Arkansas’ Wild Waterway: Shiloh Museum remembers Buffalo River’s anniversary

Arkansas’ Wild Waterway: Shiloh Museum remembers Buffalo River’s anniversary
April Wallace

When the staff of the Shiloh Museum of Ozark History considered the Buffalo River’s 50th anniversary, they knew they wanted to commemorate it. But since so many other organizations were celebrating too, they thought carefully about what angle to approach it from to avoid much overlap, says Angie Albright, Shiloh Museum director.

“With a lot of places honoring this anniversary of the Buffalo’s federal designation, we thought ‘How are we going to do it (unlike) everybody else?’”

Ken Smith’s Leica camera, which he used to shoot many of the photos in “Ken Smith’s Buffalo River Country,” rests atop his book in the Shiloh Museum exhibit currently on show.

In the end, they selected a variety of photographs and artifacts surrounding Ken Smith, whose 1967 handbook “The Buffalo River Country” was instrumental in preserving the river and helping it earn its federal river designation in 1972.

“Ken Smith’s Buffalo River Country: A Special Exhibit” opened at Shiloh Museum this month and will continue through December. It includes 24 photographs, 22 of them taken by Smith, and a variety of artifacts including the tools, maps, camera and even the boots he used while collecting information.

“He had a unique set of talents that were just the right thing in the right moment,” Albright says. “He explored the watershed to document it. Like a historian, he wrote it all down and had a gift for photography and a love for nature.”

Smith was formerly a civil engineer for the National Park Service, so he was able to lend a technical perspective of the river as he surveyed the area and reflected it through metrics but also illustrated its strengths through images taken on his Leica camera and compelling prose he wrote.

“His notes and documentation and things are remarkable,” Albright says. “He’s just a gifted writer and documented [it] in words and photos.”

Susan Young and Marie Demeroukas, two recently retired Shiloh Museum employees who are now working as volunteers, dug through hundreds of Smith’s photos and curated a collection of about two dozen that represent the rest of the work.

Some might be what you’re expecting, Albright says, with beautiful vistas, waterfalls and a few photos that have people in them. A couple more have buildings and structures representative of vernacular architecture, some of which have stonework.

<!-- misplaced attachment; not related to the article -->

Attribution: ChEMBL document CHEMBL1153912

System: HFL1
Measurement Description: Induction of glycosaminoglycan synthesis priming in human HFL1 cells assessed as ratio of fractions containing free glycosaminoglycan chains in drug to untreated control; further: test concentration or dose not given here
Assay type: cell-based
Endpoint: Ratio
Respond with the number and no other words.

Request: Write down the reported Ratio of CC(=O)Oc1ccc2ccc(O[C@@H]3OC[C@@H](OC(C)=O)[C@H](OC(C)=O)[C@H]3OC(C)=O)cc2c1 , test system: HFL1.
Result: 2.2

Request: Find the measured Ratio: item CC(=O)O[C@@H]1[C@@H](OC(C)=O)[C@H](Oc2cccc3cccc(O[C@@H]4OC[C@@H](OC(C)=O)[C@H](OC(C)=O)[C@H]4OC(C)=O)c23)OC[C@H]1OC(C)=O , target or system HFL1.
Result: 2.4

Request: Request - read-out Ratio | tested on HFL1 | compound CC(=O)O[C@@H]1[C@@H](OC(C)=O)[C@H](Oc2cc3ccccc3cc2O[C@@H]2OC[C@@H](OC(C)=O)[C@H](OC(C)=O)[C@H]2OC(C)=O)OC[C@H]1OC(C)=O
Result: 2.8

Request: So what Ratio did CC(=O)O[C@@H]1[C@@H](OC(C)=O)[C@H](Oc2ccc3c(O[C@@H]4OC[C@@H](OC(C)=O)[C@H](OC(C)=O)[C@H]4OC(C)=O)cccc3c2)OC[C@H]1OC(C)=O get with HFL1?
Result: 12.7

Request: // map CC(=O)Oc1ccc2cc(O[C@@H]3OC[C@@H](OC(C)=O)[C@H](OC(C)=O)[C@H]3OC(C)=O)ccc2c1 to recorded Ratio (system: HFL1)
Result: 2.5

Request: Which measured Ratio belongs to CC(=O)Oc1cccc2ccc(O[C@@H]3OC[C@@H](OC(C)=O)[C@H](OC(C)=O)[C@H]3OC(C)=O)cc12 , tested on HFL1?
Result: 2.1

Albright’s personal favorite is a photograph of a shed that’s a convenience store. It has a big red Coca-Cola sign on it, and a woman standing out front is also wearing red.

“It just comes up off the photograph, this shabby shed that’s colorful and interesting and not what you’d expect,” Albright says.

Among the other structural shots is a cabin with a natural stone chimney. It’s interesting for its show of Ozark architecture, but Albright says the angle is beautiful and gives the viewer a good sense of what life must have been like for people living in the late 1800s.

This particular exhibit is a unique one for the history museum since the objects on display are from a person they can still call. It’s one of the few times they have a direct line of connection like that, Albright says.

Following his 1965 exploration of the Buffalo River, Smith produced several drafts of his manuscript on an Olympia portable typewriter, which is part of the exhibit “Ken Smith’s Buffalo River Country,” on show now at the Shiloh Museum of Ozark History. (Courtesy Photo/Shiloh Museum)

Friends of the museum who are close to Smith connected Albright and her staff, which is how they came to borrow his boots, notes and surveying equipment.

Two of the photos are of Ken Smith himself, one from his earlier years and one more recent portrait taken by Don House. The museum also produced a 12-minute video interview with him where they were able to ask him various things directly, including what drives him to nature and what he loves about the Buffalo River.

Among the artifacts on display is a level that Smith called “the determinator,” his manual typewriter, two backpacks from his explorations, notes and calendars, a couple of his original articles and books, some surveying utensils, as well as the precision pencils and maps.

A map of the Buffalo River watershed is on one wall of the exhibit with Smith’s photos laid on top to orient where they were taken. It should give viewers a better sense of how many counties the area covers.

That mix of artistic and precise scientific expression makes the exhibit effective and engaging, Albright says, like for instance when some of the photographs and artifacts are presented next to large scale rendition of a poem Smith wrote about loving the land.

Albright hopes it will add a sense of variety to all the ways that the Ozarks can be experienced, allowing people to learn about the life you can find in the middle of nowhere, and that it’s not just a beautiful place we’re surrounded by, but a place full of people, nature, archeology and waterways.



‘Ken Smith’s Buffalo River Country’

WHEN — Through December; museum hours are 10 a.m.-5 p.m. Monday-Saturday

WHERE — Shiloh Museum of Ozark History in Springdale

COST — Free

INFO — 750-8165 or



The Shiloh Museum of Ozark History hopes to have a special event for “Ken Smith’s Buffalo River Country” in the spring with an interview or short film and an opportunity to talk with people in the Ozark Society, which did a lot of work to preserve the Buffalo River.

For more information, keep an eye on

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